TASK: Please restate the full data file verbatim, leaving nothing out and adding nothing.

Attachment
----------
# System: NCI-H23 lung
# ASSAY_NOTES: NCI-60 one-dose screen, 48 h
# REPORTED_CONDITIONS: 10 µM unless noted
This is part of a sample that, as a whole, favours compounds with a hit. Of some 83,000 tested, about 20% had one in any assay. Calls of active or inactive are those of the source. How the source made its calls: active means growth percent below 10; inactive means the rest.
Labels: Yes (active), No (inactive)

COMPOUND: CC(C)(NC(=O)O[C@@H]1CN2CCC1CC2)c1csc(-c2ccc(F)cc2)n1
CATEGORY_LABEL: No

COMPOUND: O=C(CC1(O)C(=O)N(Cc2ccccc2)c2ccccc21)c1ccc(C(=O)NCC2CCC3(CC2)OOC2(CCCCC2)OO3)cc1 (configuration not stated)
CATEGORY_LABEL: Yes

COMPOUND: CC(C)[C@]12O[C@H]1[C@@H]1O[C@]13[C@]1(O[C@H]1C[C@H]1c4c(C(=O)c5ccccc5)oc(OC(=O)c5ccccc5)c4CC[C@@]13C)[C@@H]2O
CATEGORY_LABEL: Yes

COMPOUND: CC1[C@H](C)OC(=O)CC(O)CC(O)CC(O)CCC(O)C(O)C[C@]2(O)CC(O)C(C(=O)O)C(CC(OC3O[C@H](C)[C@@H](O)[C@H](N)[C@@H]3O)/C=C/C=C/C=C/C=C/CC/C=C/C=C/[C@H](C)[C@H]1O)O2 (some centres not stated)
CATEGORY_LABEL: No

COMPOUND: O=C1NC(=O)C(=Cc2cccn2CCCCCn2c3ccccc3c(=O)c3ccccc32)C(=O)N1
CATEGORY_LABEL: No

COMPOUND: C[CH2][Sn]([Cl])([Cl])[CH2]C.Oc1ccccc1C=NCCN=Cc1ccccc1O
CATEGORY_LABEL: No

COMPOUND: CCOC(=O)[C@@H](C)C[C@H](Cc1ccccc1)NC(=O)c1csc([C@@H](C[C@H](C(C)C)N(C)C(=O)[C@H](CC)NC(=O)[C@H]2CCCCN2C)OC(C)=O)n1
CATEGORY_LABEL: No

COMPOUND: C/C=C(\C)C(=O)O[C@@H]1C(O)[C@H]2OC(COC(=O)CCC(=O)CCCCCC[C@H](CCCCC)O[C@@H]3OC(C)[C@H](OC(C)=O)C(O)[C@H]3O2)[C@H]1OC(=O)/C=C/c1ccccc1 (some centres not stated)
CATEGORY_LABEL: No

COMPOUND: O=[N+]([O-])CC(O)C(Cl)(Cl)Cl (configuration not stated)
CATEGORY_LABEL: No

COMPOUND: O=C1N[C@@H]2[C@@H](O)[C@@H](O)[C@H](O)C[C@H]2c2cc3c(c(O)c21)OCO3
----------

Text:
# System: NCI-H23 lung
# ASSAY_NOTES: NCI-60 one-dose screen, 48 h
# REPORTED_CONDITIONS: 10 µM unless noted
This is part of a sample that, as a whole, favours compounds with a hit. Of some 83,000 tested, about 20% had one in any assay. Calls of active or inactive are those of the source. How the source made its calls: active means growth percent below 10; inactive means the rest.
Labels: Yes (active), No (inactive)

COMPOUND: CC(C)(NC(=O)O[C@@H]1CN2CCC1CC2)c1csc(-c2ccc(F)cc2)n1
CATEGORY_LABEL: No

COMPOUND: O=C(CC1(O)C(=O)N(Cc2ccccc2)c2ccccc21)c1ccc(C(=O)NCC2CCC3(CC2)OOC2(CCCCC2)OO3)cc1 (configuration not stated)
CATEGORY_LABEL: Yes

COMPOUND: CC(C)[C@]12O[C@H]1[C@@H]1O[C@]13[C@]1(O[C@H]1C[C@H]1c4c(C(=O)c5ccccc5)oc(OC(=O)c5ccccc5)c4CC[C@@]13C)[C@@H]2O
CATEGORY_LABEL: Yes

COMPOUND: CC1[C@H](C)OC(=O)CC(O)CC(O)CC(O)CCC(O)C(O)C[C@]2(O)CC(O)C(C(=O)O)C(CC(OC3O[C@H](C)[C@@H](O)[C@H](N)[C@@H]3O)/C=C/C=C/C=C/C=C/CC/C=C/C=C/[C@H](C)[C@H]1O)O2 (some centres not stated)
CATEGORY_LABEL: No

COMPOUND: O=C1NC(=O)C(=Cc2cccn2CCCCCn2c3ccccc3c(=O)c3ccccc32)C(=O)N1
CATEGORY_LABEL: No

COMPOUND: C[CH2][Sn]([Cl])([Cl])[CH2]C.Oc1ccccc1C=NCCN=Cc1ccccc1O
CATEGORY_LABEL: No

COMPOUND: CCOC(=O)[C@@H](C)C[C@H](Cc1ccccc1)NC(=O)c1csc([C@@H](C[C@H](C(C)C)N(C)C(=O)[C@H](CC)NC(=O)[C@H]2CCCCN2C)OC(C)=O)n1
CATEGORY_LABEL: No

COMPOUND: C/C=C(\C)C(=O)O[C@@H]1C(O)[C@H]2OC(COC(=O)CCC(=O)CCCCCC[C@H](CCCCC)O[C@@H]3OC(C)[C@H](OC(C)=O)C(O)[C@H]3O2)[C@H]1OC(=O)/C=C/c1ccccc1 (some centres not stated)
CATEGORY_LABEL: No

COMPOUND: O=[N+]([O-])CC(O)C(Cl)(Cl)Cl (configuration not stated)
CATEGORY_LABEL: No

COMPOUND: O=C1N[C@@H]2[C@@H](O)[C@@H](O)[C@H](O)C[C@H]2c2cc3c(c(O)c21)OCO3